Tactical Medics vs. Rescue Task Force Medics

 What are the similarities and differences between these critical functions?

Written by
Jim Morrissey- ALCO EMS
Terrorism Preparedness Director
Senior SF FBI Tactical Medic


The simple answer is that tactical medics are “attached” to a tactical law enforcement team and are considered part of the team. Whereas a Rescue Task Force is a trained, but hastily formed group of EMS medical providers (private and/or fire based) that partner with law enforcement on scene and enter a newly secured area such as an active shooter incident, to provide triage, emergent care and extrication to the casualties.

Both Tactical Medics and Rescue Task Force personnel provide emergent care in less than ideal situations, often under significant stress and in chaotic, sometimes hostile environments. Both work very closely with law enforcement during planning, training and actual events. Most Rescue Task Force members are outfitted with ballistic vests and helmets, and likewise, almost without exception, Tactical Medics are protected with body armor and helmets. Both Rescue Task Force and Tactical Medics are specifically trained and equipped to deal with ballistic, blast and other violence-induced trauma. Rescue Task Force members wear their usual daily uniform (Fire/ EMS/ law enforcement) and are typically dispatched during their normal shift. Tactical Medics wear the uniform of the tactical team they are attached to and are physically located with the team, or just outside of the “hot zone”.

Tactical Medics

Tactical Medics are somewhat analogous to the hockey team trainer who travels with the team and is there primary to provide medical aid to the team, whether the injury or ailment is serious or not. The most common items requested of the Tactical Medic are Band-Aids and ibuprofen. However, the Tactical Medic must also be prepared to provide life-saving interventions to team members and other on scene law enforcement. The Tactical Medic will provide initial medical care as needed to victims, bystanders, and perpetrators once the scene is secured. They will transfer patient care to a standard EMS unit if further care and transportation to the hospital is needed.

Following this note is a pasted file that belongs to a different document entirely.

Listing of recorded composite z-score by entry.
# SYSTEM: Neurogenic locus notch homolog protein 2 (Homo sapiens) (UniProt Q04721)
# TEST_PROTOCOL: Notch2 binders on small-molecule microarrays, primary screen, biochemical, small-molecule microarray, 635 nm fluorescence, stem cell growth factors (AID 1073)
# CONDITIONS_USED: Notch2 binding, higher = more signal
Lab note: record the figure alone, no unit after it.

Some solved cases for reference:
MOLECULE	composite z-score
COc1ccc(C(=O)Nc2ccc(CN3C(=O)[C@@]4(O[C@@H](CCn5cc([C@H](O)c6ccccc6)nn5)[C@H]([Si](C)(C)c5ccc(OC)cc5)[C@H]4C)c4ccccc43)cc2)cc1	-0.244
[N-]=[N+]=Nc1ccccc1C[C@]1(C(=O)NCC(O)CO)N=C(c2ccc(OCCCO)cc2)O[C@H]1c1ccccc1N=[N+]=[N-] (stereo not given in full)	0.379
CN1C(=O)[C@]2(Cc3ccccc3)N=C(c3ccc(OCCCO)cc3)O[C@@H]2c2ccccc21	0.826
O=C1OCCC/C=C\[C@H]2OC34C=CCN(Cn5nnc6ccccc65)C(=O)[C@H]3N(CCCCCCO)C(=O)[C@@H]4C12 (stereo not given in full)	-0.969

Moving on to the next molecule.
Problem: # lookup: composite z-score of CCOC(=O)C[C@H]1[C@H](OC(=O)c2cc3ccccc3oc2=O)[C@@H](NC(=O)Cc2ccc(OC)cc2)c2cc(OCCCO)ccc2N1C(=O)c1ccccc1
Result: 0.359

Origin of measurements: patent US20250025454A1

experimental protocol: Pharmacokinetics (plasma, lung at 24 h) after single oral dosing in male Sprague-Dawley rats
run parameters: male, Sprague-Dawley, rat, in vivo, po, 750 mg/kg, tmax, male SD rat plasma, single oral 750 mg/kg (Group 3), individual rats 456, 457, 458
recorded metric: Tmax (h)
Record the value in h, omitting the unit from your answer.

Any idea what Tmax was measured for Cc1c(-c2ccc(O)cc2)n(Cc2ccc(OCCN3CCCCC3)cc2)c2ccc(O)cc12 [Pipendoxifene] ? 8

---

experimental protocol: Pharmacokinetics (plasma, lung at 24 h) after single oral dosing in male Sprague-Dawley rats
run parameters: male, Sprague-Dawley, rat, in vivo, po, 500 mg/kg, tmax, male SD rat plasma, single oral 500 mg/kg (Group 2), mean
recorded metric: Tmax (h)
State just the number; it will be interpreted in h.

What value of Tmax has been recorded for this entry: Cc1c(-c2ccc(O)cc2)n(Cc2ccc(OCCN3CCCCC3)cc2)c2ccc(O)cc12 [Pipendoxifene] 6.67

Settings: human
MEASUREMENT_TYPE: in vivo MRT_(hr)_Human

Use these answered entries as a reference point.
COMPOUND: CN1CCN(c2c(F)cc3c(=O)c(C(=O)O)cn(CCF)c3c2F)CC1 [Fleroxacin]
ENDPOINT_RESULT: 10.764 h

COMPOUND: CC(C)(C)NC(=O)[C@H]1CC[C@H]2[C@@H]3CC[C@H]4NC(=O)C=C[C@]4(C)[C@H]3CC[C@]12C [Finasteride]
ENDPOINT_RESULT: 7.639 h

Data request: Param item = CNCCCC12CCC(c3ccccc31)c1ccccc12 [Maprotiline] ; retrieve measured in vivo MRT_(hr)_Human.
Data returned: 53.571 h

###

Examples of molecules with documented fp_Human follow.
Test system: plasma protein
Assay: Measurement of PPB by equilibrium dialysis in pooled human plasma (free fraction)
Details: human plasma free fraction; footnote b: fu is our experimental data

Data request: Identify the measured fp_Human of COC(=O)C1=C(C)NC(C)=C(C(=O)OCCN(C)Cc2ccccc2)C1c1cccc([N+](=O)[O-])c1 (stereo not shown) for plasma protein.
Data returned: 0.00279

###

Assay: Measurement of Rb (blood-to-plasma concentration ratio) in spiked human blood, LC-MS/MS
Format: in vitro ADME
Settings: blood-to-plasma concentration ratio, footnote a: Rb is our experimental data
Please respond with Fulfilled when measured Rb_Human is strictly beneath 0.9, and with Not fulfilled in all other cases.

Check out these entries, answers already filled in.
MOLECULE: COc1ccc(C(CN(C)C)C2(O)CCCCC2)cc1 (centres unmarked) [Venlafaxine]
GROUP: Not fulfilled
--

Tactical EMS models

Some law enforcement agencies (LEA) send officers/agents/deputies to EMT school, or comprehensive tactical medical classes and those officers may become the default Tactical Medic for the team. That may be a workable solution; however, it is unlikely those individuals have the medical experience and patient assessment skills needed to be the best medical practitioner in high-risk, high-stress situations.
There are countless workable models for the incorporation of a medical contingency plan for law enforcement operations. Some of the more common models are listed below:

 - Officer/Agent/Trooper/medic- These are sworn law enforcement officers (LEO) having dual roles as an "operator" and medic; they have law enforcement powers and can certainly protect themselves from potential threats.